BIO Convention panel says biotech regulations harm American competitiveness
Regulatory hurdles for biotech crop approval could harm America’s competitiveness in the global market, BNA reports from a CBI-sponsored panel at the BIO International Convention. “Requiring genetically modified crops to be approved by both the Environmental Protection Agency and the Agriculture Department drives up the cost of production,” said Dr. Roger Beachy, president of the Donald Danforth Plant Science Center and former Chief Scientist at the USDA. Read more.
Author Stewart Brand: Environmentalists should support biotech
In Dr. Pamela Ronald’s science blog Tomorrow’s Table, eminent author and well-known environmental leader Stewart Brand discusses why environmentalists should consider biotech to help feed the world. Mr. Brand reviews a seminar given by Peter Kareiva, the chief scientist of the Nature Conservancy. Read more.
Kenya plans to approve GM maize to mitigate food shortages
According to Reuters, Kenya plans to approve genetically modified (GM) maize to alleviate food shortages. “The maize shortage threatens to cripple the supply of flour in the country after six major millers closed their main plants, and millers said GM would curb future shortfalls,” the article points out. Read more.
Scientist says ag biotech is necessary for food security
According to the science blog Tomorrow’s Table, ag technology is a solution for helping to reduce global poverty and enables farmers, especially in low-income countries, to produce more crops on less land.
Dr. Robert L. Thompson, senior fellow for the Chicago Council on Global Affairs and professor emeritus at the University of Illinois at Urbana-Champaign, points out, “Tools available today, including plant breeding and biotechnology, can make presently unusable soils productive and increase the genetic potential of individual crops - enhancing drought and stress tolerance, for example - while also producing gains in yields.” Read more.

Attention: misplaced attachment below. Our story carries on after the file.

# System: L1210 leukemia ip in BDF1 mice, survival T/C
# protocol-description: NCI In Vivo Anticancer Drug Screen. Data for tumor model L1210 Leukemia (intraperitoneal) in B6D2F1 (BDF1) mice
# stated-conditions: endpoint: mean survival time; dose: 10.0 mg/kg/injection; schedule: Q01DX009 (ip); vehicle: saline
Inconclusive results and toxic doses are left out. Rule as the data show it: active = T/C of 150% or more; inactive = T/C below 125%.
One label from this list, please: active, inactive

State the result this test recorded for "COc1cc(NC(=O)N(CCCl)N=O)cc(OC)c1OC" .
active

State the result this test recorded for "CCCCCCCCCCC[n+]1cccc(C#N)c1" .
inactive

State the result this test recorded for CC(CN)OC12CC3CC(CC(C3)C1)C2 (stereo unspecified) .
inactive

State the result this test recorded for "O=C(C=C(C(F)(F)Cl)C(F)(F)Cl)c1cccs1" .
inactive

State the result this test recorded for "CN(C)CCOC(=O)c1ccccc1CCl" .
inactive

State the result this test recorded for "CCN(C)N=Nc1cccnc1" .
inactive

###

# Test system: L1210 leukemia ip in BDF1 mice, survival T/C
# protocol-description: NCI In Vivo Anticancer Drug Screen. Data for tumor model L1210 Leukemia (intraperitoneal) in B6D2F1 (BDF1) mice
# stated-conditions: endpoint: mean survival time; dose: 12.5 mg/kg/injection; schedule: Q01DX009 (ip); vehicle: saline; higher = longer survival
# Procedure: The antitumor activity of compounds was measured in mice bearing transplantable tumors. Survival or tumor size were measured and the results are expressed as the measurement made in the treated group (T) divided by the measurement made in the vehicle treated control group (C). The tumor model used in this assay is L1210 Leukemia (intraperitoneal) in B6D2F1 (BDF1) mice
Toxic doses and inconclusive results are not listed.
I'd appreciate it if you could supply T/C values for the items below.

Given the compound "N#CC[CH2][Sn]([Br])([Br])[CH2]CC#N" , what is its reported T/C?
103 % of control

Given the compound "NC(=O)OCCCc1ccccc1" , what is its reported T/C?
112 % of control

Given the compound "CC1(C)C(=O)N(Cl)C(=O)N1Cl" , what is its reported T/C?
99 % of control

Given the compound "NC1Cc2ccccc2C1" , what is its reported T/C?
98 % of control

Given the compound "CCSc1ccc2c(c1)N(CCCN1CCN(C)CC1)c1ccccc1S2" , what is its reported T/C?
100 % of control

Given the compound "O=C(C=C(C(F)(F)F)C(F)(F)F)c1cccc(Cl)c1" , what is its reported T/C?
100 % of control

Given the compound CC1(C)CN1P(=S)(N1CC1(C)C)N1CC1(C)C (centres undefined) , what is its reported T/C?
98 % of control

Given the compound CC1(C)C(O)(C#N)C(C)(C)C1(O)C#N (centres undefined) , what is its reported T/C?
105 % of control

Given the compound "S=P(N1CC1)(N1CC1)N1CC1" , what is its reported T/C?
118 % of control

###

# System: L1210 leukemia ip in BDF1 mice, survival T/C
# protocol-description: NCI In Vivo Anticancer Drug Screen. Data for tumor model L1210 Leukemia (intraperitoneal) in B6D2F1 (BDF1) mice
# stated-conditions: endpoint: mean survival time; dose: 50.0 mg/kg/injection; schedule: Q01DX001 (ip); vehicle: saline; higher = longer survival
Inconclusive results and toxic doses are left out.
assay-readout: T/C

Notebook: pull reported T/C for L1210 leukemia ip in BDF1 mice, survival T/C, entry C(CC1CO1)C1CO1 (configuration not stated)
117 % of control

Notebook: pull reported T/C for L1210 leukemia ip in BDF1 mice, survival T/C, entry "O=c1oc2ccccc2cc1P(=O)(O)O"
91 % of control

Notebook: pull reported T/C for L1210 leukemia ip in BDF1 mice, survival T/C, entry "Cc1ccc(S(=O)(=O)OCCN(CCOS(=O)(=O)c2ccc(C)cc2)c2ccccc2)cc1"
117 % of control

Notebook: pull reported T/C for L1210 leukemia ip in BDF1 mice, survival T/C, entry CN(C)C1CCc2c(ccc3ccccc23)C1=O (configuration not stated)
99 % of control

Field trials of drought-resistant GM corn show yield increases in drier U.S. regions
Scientific American says GM corn with drought resistance could help the crop to thrive in low-water conditions. The article points out that the technology could be a solution for addressing the challenges of increasing global temperatures, which could impact food and fuel prices worldwide.
In field trials in some of the drier regions of the U.S., GM corn produced seven to 10 extra bushels per acre—a significant increase considering USDA estimates showing the average annual global corn crop losses due to “moderate drought” are 15 percent per year. Read more.
Dr. Mehmet Oz
On December 7 CBI Expert Dr. Pamela Ronald will be a featured guest on “The Dr. Oz Show” for a discussion on the safety of GMOs. Dr. Ronald is a Professor of Plant Pathology at UC-Davis and the author of Tomorrow’s Table, a book she co-wrote with her husband, an organic farmer, about the benefits of both GM crops and organic farming.
Dr. Oz directs the Cardiovascular Institute at New York Presbyterian Hospital and has served as a health expert on “The Oprah Winfrey Show” since 2004. “The Dr. Oz Show” debuted in 2009 and focuses on medical issues and personal health.